Does your work add to the bottom line – and how do you know?

Does your work add to the bottom line – and how do you know?

I was talking to Rick Landman the other day. He spotted a quote of mine in a Chicago Tribune story, tracked me down in New York and I asked him about the state of the search business.
Landman is a well-known Midwest networker and search professional. He said: “Things are excellent. The job market is definitely on an uptick. I am specializing now in key jobs that affect the bottom line, which could include certain sales positions, operations roles, product development and other critical functions.”
It’s good to hear that companies have a lens for evaluating positions in terms of their contribution to the bottom line and not just sales positions. This conversation got me thinking: How much do we – as Midwest tech industry employees – think about the connections between our individual contributions and the company’s profitability?
The bigger the company, the easier it often is to lose track of this vital connection. Compensation professionals like to talk about the clear link between an employee’s efforts and his or her financial rewards. They call this the “line of sight”.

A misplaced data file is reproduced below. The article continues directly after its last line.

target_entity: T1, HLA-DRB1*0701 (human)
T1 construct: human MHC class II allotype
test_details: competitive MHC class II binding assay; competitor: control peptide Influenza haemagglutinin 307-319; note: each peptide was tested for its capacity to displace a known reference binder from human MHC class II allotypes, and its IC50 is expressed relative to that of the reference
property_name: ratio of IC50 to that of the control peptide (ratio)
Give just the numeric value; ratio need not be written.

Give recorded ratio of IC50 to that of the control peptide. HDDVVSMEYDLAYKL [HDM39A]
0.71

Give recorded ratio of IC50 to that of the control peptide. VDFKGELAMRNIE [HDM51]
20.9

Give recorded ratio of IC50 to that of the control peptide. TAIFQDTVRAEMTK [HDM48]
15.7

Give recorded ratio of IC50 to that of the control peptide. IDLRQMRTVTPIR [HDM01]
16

For instance, a salesperson who receives a commission on every sale (plus, let’s say, a kicker that increases his commission once a certain threshold is reached) can really see how his pay and his work are aligned. Comp people say: “People will do what they’re rewarded to do.”
While that’s a good way to plan a comp package, what about the other line of sight: the one between each worker’s output and the company’s results?
No matter what your position is, you should have a concrete understanding of how your work makes the company more financially successful (rather than, for instance, simply more organized, in possession of better-looking marketing materials or more prepared for a sudden leadership-team resignation by virtue of your brand-new management succession plan).
This is a tough idea for some Midwest tech employees to grasp. No longer can you rely on your boss or his boss to ensure that the work you’re doing is inextricably tied to the company’s fortunes. It may just not be the case. You have to look out for your own connection to the bottom line and strengthen it whenever and however you can.
But you may protest: “If I’m told to do something – even if I think it’s random or pointless – I still have to do it. I don’t have the luxury of ensuring that it’s closely tied to the company’s goals.”
I would argue that point with you. Someone who assigned you the work has an idea of why the task is worth doing. Keep asking questions until you know why, too. If you determine over time that the work you’re doing is truly non-essential, that’s a huge red flag that should get you looking at other opportunities.